When it files a lawsuit.
It would have to be granted standing first
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Old 15th June 2022, 08:08 AM   #224
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Originally Posted by EaglePuncher View Post
So, you design and test hardware but still think the mainboard and the processor you designed could become sentient? : rolleyes :
Probably not the ones stellafane has designed.

My view is that emulating complex analog feedback loops requires a ridiculous amount of computing power. I doubt that sentience would arise purely from the mainboards and processors of a massive computer array. But it might arise from a sufficiently powerful and complex simulation of such an analog system, running on such an array.

At the very high end of supercomputing, such as for fluid dynamics modeling, the mainboards and processors tend to be designed specifically for that application. So, probably not the ones stellafane has designed.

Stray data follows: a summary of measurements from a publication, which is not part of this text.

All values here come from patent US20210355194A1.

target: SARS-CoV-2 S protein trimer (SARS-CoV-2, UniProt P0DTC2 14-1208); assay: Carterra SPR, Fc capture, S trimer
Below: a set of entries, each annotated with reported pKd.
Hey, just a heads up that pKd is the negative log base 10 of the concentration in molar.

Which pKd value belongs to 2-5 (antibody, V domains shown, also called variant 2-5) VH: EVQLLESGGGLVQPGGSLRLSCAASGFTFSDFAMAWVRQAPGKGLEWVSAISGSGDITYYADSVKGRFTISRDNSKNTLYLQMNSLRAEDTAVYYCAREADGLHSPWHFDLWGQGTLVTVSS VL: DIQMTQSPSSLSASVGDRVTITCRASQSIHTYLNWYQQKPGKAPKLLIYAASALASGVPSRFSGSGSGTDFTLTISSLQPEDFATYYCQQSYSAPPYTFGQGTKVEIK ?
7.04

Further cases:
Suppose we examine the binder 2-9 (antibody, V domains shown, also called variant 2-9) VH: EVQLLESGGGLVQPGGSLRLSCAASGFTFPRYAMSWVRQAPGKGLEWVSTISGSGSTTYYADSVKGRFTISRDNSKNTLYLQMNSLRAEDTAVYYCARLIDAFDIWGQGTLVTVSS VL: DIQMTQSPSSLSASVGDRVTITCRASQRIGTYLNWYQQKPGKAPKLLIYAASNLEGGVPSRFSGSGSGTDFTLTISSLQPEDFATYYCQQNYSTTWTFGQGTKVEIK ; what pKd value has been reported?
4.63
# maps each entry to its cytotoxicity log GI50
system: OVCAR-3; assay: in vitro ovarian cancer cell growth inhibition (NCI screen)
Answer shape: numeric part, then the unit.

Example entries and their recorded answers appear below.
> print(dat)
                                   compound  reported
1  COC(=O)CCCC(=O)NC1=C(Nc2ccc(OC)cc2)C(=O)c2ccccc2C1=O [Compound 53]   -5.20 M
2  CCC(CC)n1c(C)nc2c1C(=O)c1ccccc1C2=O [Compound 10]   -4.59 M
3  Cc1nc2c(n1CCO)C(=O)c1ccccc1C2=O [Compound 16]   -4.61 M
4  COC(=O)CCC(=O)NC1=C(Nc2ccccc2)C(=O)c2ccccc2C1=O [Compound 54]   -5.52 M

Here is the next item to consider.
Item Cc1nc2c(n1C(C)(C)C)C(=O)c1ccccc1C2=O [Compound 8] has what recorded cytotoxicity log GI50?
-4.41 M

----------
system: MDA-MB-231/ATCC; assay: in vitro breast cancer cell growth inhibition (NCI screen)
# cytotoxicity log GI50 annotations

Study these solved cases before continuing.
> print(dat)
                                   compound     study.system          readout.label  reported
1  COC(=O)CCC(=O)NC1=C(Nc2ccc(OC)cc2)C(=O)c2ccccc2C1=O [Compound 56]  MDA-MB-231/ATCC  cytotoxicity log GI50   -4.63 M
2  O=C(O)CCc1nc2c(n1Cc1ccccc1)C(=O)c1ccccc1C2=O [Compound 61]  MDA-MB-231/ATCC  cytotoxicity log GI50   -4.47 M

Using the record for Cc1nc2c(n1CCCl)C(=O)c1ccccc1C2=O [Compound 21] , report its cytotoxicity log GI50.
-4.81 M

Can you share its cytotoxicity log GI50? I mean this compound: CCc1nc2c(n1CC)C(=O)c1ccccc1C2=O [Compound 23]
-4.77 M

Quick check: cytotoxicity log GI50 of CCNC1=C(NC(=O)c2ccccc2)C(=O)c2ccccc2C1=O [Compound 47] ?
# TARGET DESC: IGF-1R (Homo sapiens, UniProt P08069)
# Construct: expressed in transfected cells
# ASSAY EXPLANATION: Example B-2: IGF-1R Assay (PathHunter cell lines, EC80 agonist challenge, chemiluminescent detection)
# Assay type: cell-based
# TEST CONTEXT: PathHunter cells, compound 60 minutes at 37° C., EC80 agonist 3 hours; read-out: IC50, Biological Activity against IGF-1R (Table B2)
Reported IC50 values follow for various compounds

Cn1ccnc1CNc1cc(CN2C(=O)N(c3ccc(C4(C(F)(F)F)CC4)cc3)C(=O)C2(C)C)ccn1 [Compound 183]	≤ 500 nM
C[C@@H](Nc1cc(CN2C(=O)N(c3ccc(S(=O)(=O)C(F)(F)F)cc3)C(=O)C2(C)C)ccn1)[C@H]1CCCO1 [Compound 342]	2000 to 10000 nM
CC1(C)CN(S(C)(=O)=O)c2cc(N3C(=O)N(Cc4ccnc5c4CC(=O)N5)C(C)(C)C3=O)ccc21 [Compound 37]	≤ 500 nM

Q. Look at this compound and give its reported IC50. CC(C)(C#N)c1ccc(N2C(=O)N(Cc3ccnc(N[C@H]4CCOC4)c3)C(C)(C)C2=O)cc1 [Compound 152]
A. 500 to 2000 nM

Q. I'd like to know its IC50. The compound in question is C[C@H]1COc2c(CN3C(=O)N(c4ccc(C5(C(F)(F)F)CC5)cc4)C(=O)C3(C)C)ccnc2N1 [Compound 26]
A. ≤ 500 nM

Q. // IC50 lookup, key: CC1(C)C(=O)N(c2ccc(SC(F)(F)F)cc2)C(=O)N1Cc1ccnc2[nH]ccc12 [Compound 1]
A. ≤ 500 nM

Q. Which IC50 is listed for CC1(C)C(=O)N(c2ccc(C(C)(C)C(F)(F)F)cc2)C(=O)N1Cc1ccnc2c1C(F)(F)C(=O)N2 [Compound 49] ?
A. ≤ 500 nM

But I see no reason for us to deny, a priori, that some such mainboard and processor design, suitably configured and running a suitable program, could give rise to sentience.
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Old 15th June 2022, 08:10 AM   #225
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Once again, a little summary:

"We totally accept that the speed of light is the ultimate frontier, we absolutely cannot go past it!

"WHAT, HOW DARE YOU SAY WE WILL NEVER CREATE A SENTIENT MACHINE!!!!!!!"
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Old 15th June 2022, 08:12 AM   #226
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Originally Posted by EaglePuncher View Post
...Why do you think no one is putting this enormous amount of work into it, if this (according to you at least ) is the only thing holding us back?
What's the point? We can already make plenty of brains via unskilled labor.